An illustration of ‘Polidouris’ from Tim’s Red Sky Diary. Pen, ink and watercolor.
This line of books will trace events that lead up to the aforementioned main story. RSD is a mythic, epic in scale chronicle of a dynastic succession of Clan leaders, warriors known as the “Ulaan Bataar”. The firstborn male of each generation in the succession is tasked with carrying on a desperate guerilla-style war against a clandestine society of nocturnal creatures (known as The Mudir) who’ve prowled the shadow realms between reason and superstition since the dawn of civilization.
Tim Bradstreet’s character ‘Polidouris’ from his upcoming saga Red Sky Diary
The main story features the greatest warrior of them all, Gallows. His fate is of singular significance in the epic war that’s about to come full circle. It’s huge. And the first book (main story) isn’t the end. Once I’ve completed the entire story from 1281 AD to the latter 19th century everything will pick up where we left off with the first book. Where that first story ends is a real gut-punch. Things will really get turned upside down and it will be a great launching point for the next set of volumes.
My hope is that we’ll begin to adapt the novels into sequential form while simultaneously developing the prequels for TV mini-series. Then do the main story as a film. Then it’s anybody’s guess. I really want to do a video game too. But first thing is first, get the story out there as an illustrated novel. I was just speaking of how much I loved working on The Desert Adventures, well, Red Sky is my absolute favorite subject to illustrate. I put everything I have into the work. This project has been hanging around in my consciousness and on my back-burner for nearly 20 years. The time is finally now.
Illustration from Tim Bradstreet’s property Red Sky Diary
As an artist you continue to grow and evolve while some others stagnate and plateau. What do you feel has always been your driving force to push the boundaries of your own personal limits?
I’m just never necessarily satisfied with where I am as an illustrator at any given moment. I’m inspired too easily 😉 There may be work that I am proud of, where everything came together and the work resulted in something that was fortunate enough to gel in all the right ways, but those successes are all too rare. When they happen they propel me forward another step. The challenge is to make that success the norm until you’ve taken another step, and so on. Truthfully I don’t even think about it. No one should. It should be automatic. I look around and I see literally thousands of artists out there who’s work really blows my mind and I think, how could anyone not feel inspired and challenged by that? With me it’s all about chasing a vision, and it’s still ahead of me.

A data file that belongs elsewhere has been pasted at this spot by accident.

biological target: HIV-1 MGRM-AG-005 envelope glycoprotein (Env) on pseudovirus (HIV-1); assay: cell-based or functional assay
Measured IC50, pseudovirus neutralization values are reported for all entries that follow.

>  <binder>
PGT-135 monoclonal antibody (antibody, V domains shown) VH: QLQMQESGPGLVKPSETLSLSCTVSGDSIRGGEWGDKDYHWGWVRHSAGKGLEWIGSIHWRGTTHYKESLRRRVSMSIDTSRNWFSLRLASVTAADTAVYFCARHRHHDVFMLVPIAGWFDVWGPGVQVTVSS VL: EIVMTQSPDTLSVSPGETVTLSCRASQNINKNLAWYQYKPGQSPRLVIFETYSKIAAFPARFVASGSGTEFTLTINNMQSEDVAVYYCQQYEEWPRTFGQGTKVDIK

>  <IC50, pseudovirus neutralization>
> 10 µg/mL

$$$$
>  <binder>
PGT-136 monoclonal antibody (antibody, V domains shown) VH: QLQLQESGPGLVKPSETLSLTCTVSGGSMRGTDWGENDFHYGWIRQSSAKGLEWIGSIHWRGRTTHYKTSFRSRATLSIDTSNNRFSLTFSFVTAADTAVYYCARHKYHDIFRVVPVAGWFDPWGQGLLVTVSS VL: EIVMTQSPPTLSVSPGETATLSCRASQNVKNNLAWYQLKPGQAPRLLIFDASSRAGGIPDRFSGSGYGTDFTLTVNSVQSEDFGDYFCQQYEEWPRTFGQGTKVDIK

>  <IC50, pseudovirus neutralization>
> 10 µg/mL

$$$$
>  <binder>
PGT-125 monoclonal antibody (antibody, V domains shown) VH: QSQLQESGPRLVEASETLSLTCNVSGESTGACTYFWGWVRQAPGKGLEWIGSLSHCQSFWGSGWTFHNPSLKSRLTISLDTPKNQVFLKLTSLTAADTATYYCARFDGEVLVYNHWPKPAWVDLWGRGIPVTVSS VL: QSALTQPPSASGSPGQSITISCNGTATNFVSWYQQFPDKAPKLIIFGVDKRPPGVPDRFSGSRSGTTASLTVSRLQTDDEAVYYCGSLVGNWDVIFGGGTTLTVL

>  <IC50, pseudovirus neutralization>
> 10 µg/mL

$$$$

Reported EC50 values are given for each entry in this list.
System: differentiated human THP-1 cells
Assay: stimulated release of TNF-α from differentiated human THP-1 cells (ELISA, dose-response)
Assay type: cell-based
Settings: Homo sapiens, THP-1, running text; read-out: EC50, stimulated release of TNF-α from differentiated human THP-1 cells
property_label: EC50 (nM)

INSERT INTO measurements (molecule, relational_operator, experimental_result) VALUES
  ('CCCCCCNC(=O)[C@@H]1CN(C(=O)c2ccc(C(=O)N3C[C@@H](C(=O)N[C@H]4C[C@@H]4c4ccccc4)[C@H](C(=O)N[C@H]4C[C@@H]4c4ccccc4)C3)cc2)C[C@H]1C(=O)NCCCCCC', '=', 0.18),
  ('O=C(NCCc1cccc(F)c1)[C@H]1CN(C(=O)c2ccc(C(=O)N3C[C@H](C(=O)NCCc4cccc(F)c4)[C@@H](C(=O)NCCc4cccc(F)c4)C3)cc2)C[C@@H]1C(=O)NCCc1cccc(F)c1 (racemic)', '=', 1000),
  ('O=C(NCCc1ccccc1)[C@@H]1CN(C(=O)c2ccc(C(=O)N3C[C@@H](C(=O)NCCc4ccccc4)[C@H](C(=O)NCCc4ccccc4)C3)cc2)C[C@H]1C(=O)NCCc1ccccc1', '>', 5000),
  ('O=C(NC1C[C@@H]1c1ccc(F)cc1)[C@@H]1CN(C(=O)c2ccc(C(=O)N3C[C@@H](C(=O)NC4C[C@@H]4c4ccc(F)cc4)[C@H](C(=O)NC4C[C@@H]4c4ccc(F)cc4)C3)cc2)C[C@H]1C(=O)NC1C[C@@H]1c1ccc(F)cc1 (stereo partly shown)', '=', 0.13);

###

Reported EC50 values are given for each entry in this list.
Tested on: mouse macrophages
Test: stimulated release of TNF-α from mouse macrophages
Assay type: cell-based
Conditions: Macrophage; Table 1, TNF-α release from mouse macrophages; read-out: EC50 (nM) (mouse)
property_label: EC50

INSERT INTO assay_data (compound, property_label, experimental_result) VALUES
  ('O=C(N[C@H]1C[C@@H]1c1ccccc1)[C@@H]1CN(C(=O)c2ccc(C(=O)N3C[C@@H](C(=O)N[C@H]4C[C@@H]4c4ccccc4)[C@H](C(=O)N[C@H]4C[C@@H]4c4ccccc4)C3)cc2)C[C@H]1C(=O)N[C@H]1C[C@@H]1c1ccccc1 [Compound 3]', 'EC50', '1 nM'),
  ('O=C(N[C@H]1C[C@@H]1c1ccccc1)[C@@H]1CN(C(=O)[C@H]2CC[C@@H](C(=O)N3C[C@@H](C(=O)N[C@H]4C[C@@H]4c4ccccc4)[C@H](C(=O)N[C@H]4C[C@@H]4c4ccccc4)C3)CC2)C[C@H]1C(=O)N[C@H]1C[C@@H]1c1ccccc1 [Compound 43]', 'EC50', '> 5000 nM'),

Another cover from CRIMINAL MACABRE
Apart from Red Sky,if there was any other dream project or character you could work on who would it be?
I’ve almost gotten over the need to draw cool and awesome characters I don’t have a stake in. Not that I don’t absolutely love illustrating characters like The Punisher and Hellblazer, nor would I turn my back on the opportunity to do Deathlok, Nick Fury, Jonah Hex, etc . . . BUT the true dream projects are things I’ve had a hand in, like Red Sky, or like this other thing I cooked up called The Devil’s Commandos.
Some people satisfy themselves with achieving the goal of drawing Superman, or writing Green Lantern. I’ve spent almost 25 years working on other people’s characters and it pays the bills, it’s great. But I want to make the myths. That’s the dream. Way back before I became a professional artist I used to look at the drawings in role playing game manuals and think to myself, I can do better than that. Even if I couldn’t really at the time I knew that I could eventually 😉
I set that goal. Once you prove to yourself that you can set a goal and achieve it, then the sky’s the limit. And there are many more goals ahead. Having said all of that, I’ll give you a simple answer too. I’d love to team up with Tom Jane, a director and writer of our choosing, be handed a decent but modest $30M budget, and make the penultimate Punisher film. And yes, I’d want Ray Stevenson to be in it too, not as Frank Castle, maybe as the VILLAIN. That’d be fucking bitch-tastic.
Cheers – Tim
For more info you can visit Tim Bradstreet’s website or head on over to his company page for RAW Studios.
Read Part One of this Tim Bradstreet interview.
And then part two.